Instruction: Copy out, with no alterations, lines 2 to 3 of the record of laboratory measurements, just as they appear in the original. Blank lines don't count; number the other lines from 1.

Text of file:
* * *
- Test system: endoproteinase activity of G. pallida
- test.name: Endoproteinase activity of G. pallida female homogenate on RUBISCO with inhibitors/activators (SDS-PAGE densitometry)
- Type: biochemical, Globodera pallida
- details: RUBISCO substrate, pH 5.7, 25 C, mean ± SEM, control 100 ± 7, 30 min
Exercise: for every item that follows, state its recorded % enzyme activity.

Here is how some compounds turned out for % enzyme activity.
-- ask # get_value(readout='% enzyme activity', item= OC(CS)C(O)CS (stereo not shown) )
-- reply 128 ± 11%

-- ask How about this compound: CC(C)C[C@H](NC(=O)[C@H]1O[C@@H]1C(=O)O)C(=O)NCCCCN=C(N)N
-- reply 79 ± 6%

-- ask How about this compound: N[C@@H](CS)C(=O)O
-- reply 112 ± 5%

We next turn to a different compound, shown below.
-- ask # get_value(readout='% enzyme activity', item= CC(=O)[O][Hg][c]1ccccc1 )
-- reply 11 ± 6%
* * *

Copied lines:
- test.name: Endoproteinase activity of G. pallida female homogenate on RUBISCO with inhibitors/activators (SDS-PAGE densitometry)
- Type: biochemical, Globodera pallida